Jordan Tama, an awardee of a Negotiating Agreement in Congress grant (a component of the SSRC’s Anxieties of Democracy program) identifies an intriguing anomaly: greater bipartisanship in the US Congress on foreign policy than domestic issues. Tama examines the different forms this aisle-crossing may take—sometimes in broad opposition to the president’s policy preferences, and at other times when intraparty factions unite across party lines. He sees ideology, interest group politics, and institutional incentives as the key sources for foreign policy bipartisanship, and concludes with how these dynamics are playing out in the Trump administration.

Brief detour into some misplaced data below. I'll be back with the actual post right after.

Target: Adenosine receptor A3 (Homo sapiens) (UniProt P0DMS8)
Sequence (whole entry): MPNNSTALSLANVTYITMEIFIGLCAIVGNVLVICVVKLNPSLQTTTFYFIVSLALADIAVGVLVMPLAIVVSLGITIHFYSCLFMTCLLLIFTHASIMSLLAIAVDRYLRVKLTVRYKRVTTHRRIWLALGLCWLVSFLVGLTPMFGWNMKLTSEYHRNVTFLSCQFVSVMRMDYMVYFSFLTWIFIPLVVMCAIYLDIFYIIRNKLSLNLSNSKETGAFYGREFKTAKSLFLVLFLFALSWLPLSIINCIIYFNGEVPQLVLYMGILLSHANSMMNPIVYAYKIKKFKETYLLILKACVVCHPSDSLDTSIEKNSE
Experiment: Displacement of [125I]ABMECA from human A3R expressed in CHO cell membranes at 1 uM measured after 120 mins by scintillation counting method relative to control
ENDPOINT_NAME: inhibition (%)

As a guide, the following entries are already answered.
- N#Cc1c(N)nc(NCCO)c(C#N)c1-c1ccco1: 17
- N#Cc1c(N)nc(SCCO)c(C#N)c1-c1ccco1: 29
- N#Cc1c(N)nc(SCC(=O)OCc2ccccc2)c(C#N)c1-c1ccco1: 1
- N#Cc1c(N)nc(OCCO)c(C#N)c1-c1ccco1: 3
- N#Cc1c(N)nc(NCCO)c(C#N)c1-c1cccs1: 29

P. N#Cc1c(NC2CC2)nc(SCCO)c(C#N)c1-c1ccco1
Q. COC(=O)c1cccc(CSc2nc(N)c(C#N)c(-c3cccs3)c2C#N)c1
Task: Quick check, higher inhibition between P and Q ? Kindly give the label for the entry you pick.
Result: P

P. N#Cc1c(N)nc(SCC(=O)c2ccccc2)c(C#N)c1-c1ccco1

Jordan Tama is associate professor in the School of International Service at American University and codirector of the Bridging the Gap Project. His research examines the politics and processes of US foreign and national security policy. His books include Rivals for Power: Presidential-Congressional Relations, 6th edition (coedited with James Thurber; Rowman & Littlefield, 2017); Terrorism and National Security Reform: How Commissions Can Drive Change During Crises (Cambridge University Press, 2011); and A Creative Tension: The Foreign Policy Roles of the President and Congress (coauthored with Lee Hamilton; Woodrow Wilson Center Press, 2002). He has also published articles based on his research in a variety of scholarly journals and outlets with broad readerships. He is currently writing a book about bipartisanship in US foreign policy. Tama received a Social Science Research Council Negotiating Agreement in Congress research grant in 2016–2017 for a project titled “Contributors to US Foreign Policy Bipartisanship.” His work on bipartisanship has also been supported by a Woodrow Wilson Center Fellowship, and informed by an American Political Science Association Congressional Fellowship.